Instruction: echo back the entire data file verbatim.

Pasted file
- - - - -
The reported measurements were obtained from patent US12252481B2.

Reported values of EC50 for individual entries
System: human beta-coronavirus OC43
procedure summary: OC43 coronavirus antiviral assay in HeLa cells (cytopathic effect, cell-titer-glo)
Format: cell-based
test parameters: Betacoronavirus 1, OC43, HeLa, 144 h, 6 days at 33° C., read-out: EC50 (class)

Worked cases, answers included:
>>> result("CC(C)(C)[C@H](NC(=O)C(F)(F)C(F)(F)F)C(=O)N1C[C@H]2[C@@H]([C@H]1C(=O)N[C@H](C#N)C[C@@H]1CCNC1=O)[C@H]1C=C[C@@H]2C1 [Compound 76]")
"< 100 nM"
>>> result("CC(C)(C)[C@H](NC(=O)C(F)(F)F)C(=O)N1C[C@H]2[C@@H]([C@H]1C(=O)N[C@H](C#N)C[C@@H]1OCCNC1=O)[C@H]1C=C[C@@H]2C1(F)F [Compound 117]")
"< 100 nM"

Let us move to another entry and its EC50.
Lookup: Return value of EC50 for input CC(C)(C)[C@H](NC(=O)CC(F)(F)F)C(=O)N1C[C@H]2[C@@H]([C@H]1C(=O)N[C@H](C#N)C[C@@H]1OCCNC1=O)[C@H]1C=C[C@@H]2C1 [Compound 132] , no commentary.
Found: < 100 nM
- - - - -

The reported measurements were obtained from patent US12252481B2.

Reported values of EC50 for individual entries
System: human beta-coronavirus OC43
procedure summary: OC43 coronavirus antiviral assay in HeLa cells (cytopathic effect, cell-titer-glo)
Format: cell-based
test parameters: Betacoronavirus 1, OC43, HeLa, 144 h, 6 days at 33° C., read-out: EC50 (class)

Worked cases, answers included:
>>> result("CC(C)(C)[C@H](NC(=O)C(F)(F)C(F)(F)F)C(=O)N1C[C@H]2[C@@H]([C@H]1C(=O)N[C@H](C#N)C[C@@H]1CCNC1=O)[C@H]1C=C[C@@H]2C1 [Compound 76]")
"< 100 nM"
>>> result("CC(C)(C)[C@H](NC(=O)C(F)(F)F)C(=O)N1C[C@H]2[C@@H]([C@H]1C(=O)N[C@H](C#N)C[C@@H]1OCCNC1=O)[C@H]1C=C[C@@H]2C1(F)F [Compound 117]")
"< 100 nM"

Let us move to another entry and its EC50.
Lookup: Return value of EC50 for input CC(C)(C)[C@H](NC(=O)CC(F)(F)F)C(=O)N1C[C@H]2[C@@H]([C@H]1C(=O)N[C@H](C#N)C[C@@H]1OCCNC1=O)[C@H]1C=C[C@@H]2C1 [Compound 132] , no commentary.
Found: < 100 nM